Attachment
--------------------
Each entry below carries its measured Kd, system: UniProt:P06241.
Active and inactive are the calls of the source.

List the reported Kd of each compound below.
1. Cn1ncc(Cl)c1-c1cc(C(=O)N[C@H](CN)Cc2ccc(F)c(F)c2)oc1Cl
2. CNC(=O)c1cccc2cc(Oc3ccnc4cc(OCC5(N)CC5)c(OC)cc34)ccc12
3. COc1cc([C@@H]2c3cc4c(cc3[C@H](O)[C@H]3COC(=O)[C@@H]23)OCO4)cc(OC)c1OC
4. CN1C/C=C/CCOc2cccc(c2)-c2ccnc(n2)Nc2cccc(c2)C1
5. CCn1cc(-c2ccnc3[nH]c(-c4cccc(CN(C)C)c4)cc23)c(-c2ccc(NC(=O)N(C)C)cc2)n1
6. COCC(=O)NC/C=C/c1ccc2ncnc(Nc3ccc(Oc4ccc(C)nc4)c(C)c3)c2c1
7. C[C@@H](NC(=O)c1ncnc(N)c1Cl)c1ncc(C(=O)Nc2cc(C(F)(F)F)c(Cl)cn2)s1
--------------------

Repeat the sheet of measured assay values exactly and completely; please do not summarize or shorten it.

Each entry below carries its measured Kd, system: UniProt:P06241.
Active and inactive are the calls of the source.

List the reported Kd of each compound below.
1. Cn1ncc(Cl)c1-c1cc(C(=O)N[C@H](CN)Cc2ccc(F)c(F)c2)oc1Cl
2. CNC(=O)c1cccc2cc(Oc3ccnc4cc(OCC5(N)CC5)c(OC)cc34)ccc12
3. COc1cc([C@@H]2c3cc4c(cc3[C@H](O)[C@H]3COC(=O)[C@@H]23)OCO4)cc(OC)c1OC
4. CN1C/C=C/CCOc2cccc(c2)-c2ccnc(n2)Nc2cccc(c2)C1
5. CCn1cc(-c2ccnc3[nH]c(-c4cccc(CN(C)C)c4)cc23)c(-c2ccc(NC(=O)N(C)C)cc2)n1
6. COCC(=O)NC/C=C/c1ccc2ncnc(Nc3ccc(Oc4ccc(C)nc4)c(C)c3)c2c1
7. C[C@@H](NC(=O)c1ncnc(N)c1Cl)c1ncc(C(=O)Nc2cc(C(F)(F)F)c(Cl)cn2)s1